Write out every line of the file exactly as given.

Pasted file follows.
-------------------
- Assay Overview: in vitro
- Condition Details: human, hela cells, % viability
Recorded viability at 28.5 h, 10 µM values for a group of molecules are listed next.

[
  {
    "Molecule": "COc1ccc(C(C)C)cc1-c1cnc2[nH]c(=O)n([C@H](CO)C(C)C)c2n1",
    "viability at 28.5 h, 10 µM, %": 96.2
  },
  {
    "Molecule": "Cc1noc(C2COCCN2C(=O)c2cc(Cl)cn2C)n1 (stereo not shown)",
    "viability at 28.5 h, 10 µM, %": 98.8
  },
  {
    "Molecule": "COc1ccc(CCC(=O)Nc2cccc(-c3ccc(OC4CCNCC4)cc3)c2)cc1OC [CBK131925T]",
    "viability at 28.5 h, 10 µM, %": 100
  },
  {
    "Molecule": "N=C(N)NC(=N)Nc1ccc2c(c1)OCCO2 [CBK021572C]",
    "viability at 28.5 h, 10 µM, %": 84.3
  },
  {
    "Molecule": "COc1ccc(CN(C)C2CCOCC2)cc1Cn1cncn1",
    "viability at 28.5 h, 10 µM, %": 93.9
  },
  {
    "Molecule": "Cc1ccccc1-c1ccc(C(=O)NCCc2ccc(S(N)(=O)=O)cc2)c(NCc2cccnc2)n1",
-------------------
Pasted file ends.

- Assay Overview: in vitro
- Condition Details: human, hela cells, % viability
Recorded viability at 28.5 h, 10 µM values for a group of molecules are listed next.

[
  {
    "Molecule": "COc1ccc(C(C)C)cc1-c1cnc2[nH]c(=O)n([C@H](CO)C(C)C)c2n1",
    "viability at 28.5 h, 10 µM, %": 96.2
  },
  {
    "Molecule": "Cc1noc(C2COCCN2C(=O)c2cc(Cl)cn2C)n1 (stereo not shown)",
    "viability at 28.5 h, 10 µM, %": 98.8
  },
  {
    "Molecule": "COc1ccc(CCC(=O)Nc2cccc(-c3ccc(OC4CCNCC4)cc3)c2)cc1OC [CBK131925T]",
    "viability at 28.5 h, 10 µM, %": 100
  },
  {
    "Molecule": "N=C(N)NC(=N)Nc1ccc2c(c1)OCCO2 [CBK021572C]",
    "viability at 28.5 h, 10 µM, %": 84.3
  },
  {
    "Molecule": "COc1ccc(CN(C)C2CCOCC2)cc1Cn1cncn1",
    "viability at 28.5 h, 10 µM, %": 93.9
  },
  {
    "Molecule": "Cc1ccccc1-c1ccc(C(=O)NCCc2ccc(S(N)(=O)=O)cc2)c(NCc2cccnc2)n1",